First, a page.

Woods have released three albums in the last three years. Surprisingly, this breakneck recording speed has had no impact on the quality of their material. Woods's past three albums, Songs of Shame, At Echo Lake, and, their most recent, Sun and Shade are all impeccable pop albums. Each album fits a certain well worn mold that the Woods have occupied for a few years now. And even if the band prefers to tinker with their sound, making changes around the edges, rather than overhauling it from the ground up, I just can't hold that against them since Woods always hit the bullseye, even if they barely move the target.
The sound of Woods might be reductively described as a lo-fi version of the Grateful Dead, minus the self-indulgent jamming. But what makes their sound so enduring is the way different sonic elements brush up against one another. The songs themselves are instantly catchy, yet each instrument must be heard through the bristling lo-fi recording; the band's sound can be instantly uplifting, yet their lyrics often have a cynical lilt. Woods continue to stretch these dynamics on Sun and Shade whose first three songs, "Pushing Onlys," "Any Other Day," and "Be All Easy" are a musical triptych that runs the emotional gamut from nostalgic to melancholy to stirring.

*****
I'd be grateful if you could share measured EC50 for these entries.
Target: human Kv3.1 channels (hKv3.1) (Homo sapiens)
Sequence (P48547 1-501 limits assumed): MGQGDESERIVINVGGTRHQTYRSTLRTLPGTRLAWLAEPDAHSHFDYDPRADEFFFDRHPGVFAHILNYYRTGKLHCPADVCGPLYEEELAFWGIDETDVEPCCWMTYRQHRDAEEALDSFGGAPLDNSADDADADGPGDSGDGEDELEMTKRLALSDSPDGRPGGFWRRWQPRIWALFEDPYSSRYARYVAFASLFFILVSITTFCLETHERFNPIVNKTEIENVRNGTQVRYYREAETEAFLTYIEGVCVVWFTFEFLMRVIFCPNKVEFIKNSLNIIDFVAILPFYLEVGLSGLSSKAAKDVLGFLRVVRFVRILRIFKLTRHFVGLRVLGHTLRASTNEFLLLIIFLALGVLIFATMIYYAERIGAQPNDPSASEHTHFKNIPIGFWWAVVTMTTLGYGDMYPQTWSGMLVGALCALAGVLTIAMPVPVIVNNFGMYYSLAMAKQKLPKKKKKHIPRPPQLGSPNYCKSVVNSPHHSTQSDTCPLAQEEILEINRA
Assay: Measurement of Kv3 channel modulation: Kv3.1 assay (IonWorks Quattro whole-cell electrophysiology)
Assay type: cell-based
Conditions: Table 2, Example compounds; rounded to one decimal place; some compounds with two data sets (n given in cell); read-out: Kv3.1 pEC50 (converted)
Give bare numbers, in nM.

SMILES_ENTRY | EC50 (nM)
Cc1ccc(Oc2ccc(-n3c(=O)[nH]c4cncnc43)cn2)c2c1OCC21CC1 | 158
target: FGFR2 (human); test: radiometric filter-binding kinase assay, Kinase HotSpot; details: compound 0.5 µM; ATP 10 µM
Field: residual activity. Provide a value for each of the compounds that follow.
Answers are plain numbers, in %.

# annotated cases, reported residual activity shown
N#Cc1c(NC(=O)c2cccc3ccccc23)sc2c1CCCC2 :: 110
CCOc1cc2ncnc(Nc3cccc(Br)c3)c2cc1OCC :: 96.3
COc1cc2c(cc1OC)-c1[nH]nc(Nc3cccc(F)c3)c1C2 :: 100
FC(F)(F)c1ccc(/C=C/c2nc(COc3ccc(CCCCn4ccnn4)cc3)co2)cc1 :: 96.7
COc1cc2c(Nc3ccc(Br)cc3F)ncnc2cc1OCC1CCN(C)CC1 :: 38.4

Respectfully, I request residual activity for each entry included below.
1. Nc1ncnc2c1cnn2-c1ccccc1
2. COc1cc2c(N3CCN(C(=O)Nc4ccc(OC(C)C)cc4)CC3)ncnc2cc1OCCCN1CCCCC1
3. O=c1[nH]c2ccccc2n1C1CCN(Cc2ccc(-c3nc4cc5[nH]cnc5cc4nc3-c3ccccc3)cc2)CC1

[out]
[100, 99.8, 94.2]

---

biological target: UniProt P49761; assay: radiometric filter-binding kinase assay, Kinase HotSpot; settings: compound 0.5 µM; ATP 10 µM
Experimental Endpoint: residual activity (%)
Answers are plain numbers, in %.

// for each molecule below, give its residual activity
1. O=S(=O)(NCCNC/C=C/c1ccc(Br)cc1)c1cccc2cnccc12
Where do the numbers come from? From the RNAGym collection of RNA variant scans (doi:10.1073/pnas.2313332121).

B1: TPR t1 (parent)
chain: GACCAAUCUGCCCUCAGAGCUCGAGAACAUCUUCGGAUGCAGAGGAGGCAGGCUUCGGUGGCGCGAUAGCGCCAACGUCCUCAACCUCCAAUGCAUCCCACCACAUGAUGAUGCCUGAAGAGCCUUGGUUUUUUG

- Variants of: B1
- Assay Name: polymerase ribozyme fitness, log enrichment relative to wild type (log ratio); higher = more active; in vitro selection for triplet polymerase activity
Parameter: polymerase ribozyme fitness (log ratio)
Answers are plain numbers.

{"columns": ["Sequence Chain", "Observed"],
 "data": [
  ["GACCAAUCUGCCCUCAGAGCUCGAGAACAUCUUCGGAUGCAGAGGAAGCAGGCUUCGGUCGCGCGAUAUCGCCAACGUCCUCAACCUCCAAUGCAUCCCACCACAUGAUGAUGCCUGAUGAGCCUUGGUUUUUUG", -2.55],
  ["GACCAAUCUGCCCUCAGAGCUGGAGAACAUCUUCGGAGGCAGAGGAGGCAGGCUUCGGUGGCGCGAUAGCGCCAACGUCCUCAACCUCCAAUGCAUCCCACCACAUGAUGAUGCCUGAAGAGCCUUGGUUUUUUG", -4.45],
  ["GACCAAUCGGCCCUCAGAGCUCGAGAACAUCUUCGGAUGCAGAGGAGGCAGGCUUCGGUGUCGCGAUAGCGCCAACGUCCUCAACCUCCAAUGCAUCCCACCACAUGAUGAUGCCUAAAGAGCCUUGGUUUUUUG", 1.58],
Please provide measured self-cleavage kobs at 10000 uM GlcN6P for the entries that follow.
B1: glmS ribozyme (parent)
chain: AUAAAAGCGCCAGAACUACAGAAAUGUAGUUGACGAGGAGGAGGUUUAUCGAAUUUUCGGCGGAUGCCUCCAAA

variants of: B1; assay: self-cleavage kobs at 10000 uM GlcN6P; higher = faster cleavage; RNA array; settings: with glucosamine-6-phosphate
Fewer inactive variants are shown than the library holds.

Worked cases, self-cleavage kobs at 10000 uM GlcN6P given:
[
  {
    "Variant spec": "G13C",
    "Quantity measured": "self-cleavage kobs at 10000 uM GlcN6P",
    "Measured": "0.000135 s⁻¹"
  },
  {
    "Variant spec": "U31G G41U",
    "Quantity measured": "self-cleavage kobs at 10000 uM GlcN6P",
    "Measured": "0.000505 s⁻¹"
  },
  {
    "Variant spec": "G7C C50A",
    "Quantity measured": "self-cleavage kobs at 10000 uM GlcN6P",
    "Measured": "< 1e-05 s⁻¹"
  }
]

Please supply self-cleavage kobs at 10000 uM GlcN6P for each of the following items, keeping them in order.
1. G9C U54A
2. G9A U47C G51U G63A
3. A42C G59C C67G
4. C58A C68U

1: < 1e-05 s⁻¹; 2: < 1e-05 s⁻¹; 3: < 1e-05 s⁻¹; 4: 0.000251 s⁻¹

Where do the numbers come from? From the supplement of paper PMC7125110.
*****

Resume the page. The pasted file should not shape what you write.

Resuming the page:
After this opening salvo, Woods go into one of their winding instrumental tracks, "Out of the Eye." At least one song on Woods's past three albums has been an experiment in songwriting where they treat structure like putty, stretching it out until the music barely holds itself together. As if to apologize for the sheer accessibility of their last album, the impossibly catchy, At Echo Lake, here Woods have included two of these instrumentals. This changes the dynamic of the album, putting the listener on edge. The second of these instrumentals, "Sol y Sombra," delves into percussion and atmosphere, like the soundtrack to a spaghetti Western directed by Terrence Malick.
But perhaps the most surprising change on the latest album is that on several songs lead singer Jeremy Earl drops the old timey microphone, which normally makes the vocals sound as if they are being transmitted from seventy years ago. The creaky vocals are such an instantly recognizable part of the band's identity that I was genuinely taken aback to hear his voice sound so naked. So I suppose I don't care if Woods don't feel the need to drop a Sgt. Pepper like reevaluation of their sound. Their music is so haunting, so limitless that tweaking their sound is enough. Besides, even the Beatles had to record Help, Rubber Soul, and Revolver before they could tackle Sergeant Pepper.